CAIRO (Reuters) - Hosni Mubarak, overthrown as president of Egypt in 2011 and the first leader to go on trial in the wake of the Arab Spring, will walk free this week for the first time in six years.
The 88-year-old was cleared of murder charges this month in his final court appearance, having stood trial on charges ranging from corruption to ordering the killing of some of the protesters who ended his 30-year rule.
Mubarak was initially arrested in April 2011, two months after stepping down, and has since been in prison and military hospitals.
“He will go to his home in Heliopolis,” Mubarak’s lawyer Farid El Deeb said, referring to the Cairo neighbourhood where the main presidential palace from which Mubarak governed is also located. El Deeb said the ageing former president could be released on Tuesday or soon after.
Mubarak still had one more jail sentence to serve, for appropriating funds reserved for maintaining presidential palaces, but time he had spent in detention in connection with the murder charges was subtracted from it, judicial sources and the state news agency said.
Mubarak was originally sentenced to life in prison in 2012 for conspiring to murder 239 demonstrators during the 18-day revolt.
An appeals court ordered a retrial that culminated in 2014 in the case against Mubarak and his senior officials being dropped. An appeal by the public prosecution led to a final retrial by the Court of Cassation, the highest in the country, which acquitted him on March 2.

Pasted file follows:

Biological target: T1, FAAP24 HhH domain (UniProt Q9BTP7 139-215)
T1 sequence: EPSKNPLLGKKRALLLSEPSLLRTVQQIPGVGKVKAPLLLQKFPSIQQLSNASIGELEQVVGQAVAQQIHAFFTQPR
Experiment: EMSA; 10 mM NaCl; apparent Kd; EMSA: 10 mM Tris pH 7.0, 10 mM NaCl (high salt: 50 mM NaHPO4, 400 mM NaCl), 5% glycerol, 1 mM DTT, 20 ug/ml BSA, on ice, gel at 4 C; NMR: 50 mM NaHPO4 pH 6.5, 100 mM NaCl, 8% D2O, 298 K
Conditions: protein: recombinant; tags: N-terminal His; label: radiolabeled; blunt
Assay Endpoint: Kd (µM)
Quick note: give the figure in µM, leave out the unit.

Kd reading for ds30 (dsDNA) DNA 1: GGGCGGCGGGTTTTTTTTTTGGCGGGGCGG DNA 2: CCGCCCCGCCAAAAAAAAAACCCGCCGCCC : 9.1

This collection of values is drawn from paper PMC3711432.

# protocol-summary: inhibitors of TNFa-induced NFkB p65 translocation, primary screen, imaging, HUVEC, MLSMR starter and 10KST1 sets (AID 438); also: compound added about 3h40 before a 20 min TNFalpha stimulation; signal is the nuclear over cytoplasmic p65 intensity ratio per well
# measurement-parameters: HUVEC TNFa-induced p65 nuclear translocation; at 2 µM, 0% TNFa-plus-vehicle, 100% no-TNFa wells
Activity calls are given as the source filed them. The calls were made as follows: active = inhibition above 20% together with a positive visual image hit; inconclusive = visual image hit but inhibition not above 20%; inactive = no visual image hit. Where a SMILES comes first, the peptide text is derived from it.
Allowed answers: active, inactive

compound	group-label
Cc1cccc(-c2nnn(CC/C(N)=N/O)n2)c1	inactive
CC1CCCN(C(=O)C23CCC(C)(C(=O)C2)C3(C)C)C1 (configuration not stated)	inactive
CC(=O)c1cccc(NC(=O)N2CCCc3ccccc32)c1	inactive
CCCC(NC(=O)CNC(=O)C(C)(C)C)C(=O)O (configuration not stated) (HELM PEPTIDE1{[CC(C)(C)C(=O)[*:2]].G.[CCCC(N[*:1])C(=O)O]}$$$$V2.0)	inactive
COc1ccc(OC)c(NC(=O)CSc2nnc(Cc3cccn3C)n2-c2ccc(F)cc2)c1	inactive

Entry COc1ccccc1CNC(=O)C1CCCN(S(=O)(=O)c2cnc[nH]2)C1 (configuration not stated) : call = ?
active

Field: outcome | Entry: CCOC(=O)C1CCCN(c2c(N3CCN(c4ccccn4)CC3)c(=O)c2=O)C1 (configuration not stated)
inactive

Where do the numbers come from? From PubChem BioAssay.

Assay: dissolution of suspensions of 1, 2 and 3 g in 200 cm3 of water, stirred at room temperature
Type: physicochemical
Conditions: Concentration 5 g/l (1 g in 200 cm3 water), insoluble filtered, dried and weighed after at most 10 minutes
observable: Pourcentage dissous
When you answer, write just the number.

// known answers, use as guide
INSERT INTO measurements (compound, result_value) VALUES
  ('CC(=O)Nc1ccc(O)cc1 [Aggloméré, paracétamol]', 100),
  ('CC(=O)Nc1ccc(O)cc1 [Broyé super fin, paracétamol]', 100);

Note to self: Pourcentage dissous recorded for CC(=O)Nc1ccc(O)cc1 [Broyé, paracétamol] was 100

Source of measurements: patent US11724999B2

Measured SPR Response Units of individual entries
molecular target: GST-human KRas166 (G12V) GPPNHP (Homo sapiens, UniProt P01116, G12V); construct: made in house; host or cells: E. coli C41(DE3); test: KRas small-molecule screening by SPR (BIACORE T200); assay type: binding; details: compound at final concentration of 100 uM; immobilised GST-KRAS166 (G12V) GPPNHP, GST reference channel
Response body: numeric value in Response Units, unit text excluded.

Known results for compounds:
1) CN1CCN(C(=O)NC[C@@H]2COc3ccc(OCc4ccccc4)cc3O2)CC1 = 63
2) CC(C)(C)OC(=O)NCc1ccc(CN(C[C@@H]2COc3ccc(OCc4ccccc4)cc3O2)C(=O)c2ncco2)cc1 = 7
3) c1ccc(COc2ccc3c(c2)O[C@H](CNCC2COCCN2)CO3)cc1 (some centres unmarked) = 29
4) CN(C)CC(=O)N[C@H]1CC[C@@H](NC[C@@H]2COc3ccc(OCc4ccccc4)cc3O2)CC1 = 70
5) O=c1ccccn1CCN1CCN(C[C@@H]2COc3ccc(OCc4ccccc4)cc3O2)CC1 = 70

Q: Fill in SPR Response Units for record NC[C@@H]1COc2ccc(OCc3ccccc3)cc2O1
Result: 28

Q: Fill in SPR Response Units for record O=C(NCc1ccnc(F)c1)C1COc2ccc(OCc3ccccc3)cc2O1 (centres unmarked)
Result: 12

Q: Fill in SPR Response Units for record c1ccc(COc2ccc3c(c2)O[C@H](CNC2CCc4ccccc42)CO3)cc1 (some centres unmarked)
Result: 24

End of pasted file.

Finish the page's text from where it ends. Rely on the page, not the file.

After the turmoil of the Arab Spring, former Tunisian President Ben Ali fled into exile in Saudi Arabia, Libyan leader Muammar Gaddafi was killed by rebels and former Yemeni President Ali Abdullah Saleh is fighting a civil war after stepping down.
Bashar al-Assad still holds the title of president in a Syria that lies largely in ruins after years of civil war.
Many Egyptians who lived through Mubarak’s rule view it as a period of autocracy and crony capitalism. His overthrow led to Egypt’s first free election, which brought in Islamist President Mohamed Mursi.
Mursi lasted only a year in office after mass protests against his rule in 2013 prompted his overthrow by then defence chief General Abdel Fattah al-Sisi, who went on to win a presidential election in 2014.
Mursi is in prison and his Muslim Brotherhood has been banned as a terrorist organisation.
Hundreds of Mursi supporters were killed in a single day in August 2013 and thousands were jailed, with the dragnet quickly widening to include secular activists who were at the forefront of the 2011 uprising but opposed Muslim Brotherhood rule.
Mubarak-era figures, meanwhile, are gradually being cleared of charges and a series of laws limiting political freedoms has raised fears among activists that the old regime is back.
Mubarak has long maintained his innocence and says history will judge him a patriot who served his country selflessly.
Additional reporting by Haitham Ahmed; Editing by Andrew Roche